I have an amazing 9 year old, who unfortunetly still wets the bed at night. I have had her tested for reflux and kidney and bladder disease but everything points to her being very healthy. Looking for advise on how to get her out of pullups and stop wetting the bed at night!

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Megan - posted on 01/14/2013

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Hi! I remember so well how frustrating and helpless I felt to help my son stop wetting the bed. He wet every single night until he was 8 years old. He just used pull ups when he was younger. I kept a no big deal attitude. When he reached age 8 the bedwetting began to lower his self esteem. He worried that his friends would find out and he wanted to go to sleepovers. So I talked with him about using a bedwetting alarm and we read the book Prince Bravery and Grace-Attack of the Wet Knights. He wanted to try the alarm. I purchased the malem with alarm and vibration. He slept right through it at first -which is typical of a child who wets at night. Typically the childs brain does not recognize the full bladder signal while sleeping. The alarm trains the brain to react to the full bladder signal. So I would wake him. Sometimes several times in one night. But gradually he began to wake by himself. And in less than three months he went from wet every single night to dry every single night. I found a lot of positive information about bedwetting and alarm use at www.braveryandgrace.com
Good luck and God Bless!


Also, I found the alarms and waterproof mattress pads at this webstore:
http://astore.amazon.com/bravandgrac-20
hope it helps!

Christine - posted on 02/11/2009

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Hi Jennifer, my now 19 yr old daughter wet the bed untill she was 12 like you i checked every medical problem but thank god she was healthy! I don't know if anyone has told u bed wetting is more prevelent in boys but also is an inherited trait my father and 2 brothers were wetters into their teens i had only girls so this one inherited the gene my advise is to limit drinks after supper let her know its not her fault and if possible take her to the bathroom before u go to bed,(saves u some laundry!) but she will grow out of it.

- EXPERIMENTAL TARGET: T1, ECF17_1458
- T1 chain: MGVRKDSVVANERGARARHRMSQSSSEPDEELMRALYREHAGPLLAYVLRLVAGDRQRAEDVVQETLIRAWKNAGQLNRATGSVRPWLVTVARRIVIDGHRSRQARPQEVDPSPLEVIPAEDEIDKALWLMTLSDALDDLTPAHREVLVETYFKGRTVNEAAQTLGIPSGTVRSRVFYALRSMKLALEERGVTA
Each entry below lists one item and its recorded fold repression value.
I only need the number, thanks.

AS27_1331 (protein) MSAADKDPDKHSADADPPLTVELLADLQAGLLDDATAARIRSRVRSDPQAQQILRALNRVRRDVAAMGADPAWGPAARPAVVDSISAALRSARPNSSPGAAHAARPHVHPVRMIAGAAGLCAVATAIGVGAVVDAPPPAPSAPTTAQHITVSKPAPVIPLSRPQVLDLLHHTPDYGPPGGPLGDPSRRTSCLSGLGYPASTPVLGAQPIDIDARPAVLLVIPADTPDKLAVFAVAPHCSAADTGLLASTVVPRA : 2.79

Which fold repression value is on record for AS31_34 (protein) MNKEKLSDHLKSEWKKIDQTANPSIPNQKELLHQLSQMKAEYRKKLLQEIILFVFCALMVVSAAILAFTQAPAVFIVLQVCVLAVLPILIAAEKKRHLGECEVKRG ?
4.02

Kim - posted on 02/12/2009

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Like 1 of your other posters I wet the bed into my late teens because I would dream I was already sitting on the toilet.  It may be something that needs to be grown out of.  BTW, I have never had an problem since becoming an adult.

Jennifer - posted on 02/11/2009

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I had that problem also as a youngster, my mother worked for a chriopractor at the time and he told her to bring me in...she took me in, I had an adjustment and never wet the bed again. Sometimes when there is a sub-luxation in the spine, it interferes with the signal that needs to be sent up to the brain---yeah, sounds crazy, but it's better than a Dr. trying all kinds of meds and stuff---you should try that!!

User - posted on 02/10/2009

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I had tried everything with my 7 1/2 year old and nothing worked until I took him to a cranial sacral therapist. After one session, we were pretty much out of pull ups and only had a handful of accidents. I would try to find someone who speicalizes in kids.



I hope that helps!

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Mary - posted on 02/12/2009

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I saw a post recently saying that they took their child off dairy completely and the bedwetting stopped in a couple weeks. its a drastic dietary change but might be worth trying before meds etc! I googled it to see if it was legit and there is research out there supporting this. good luck!

Christie - posted on 02/12/2009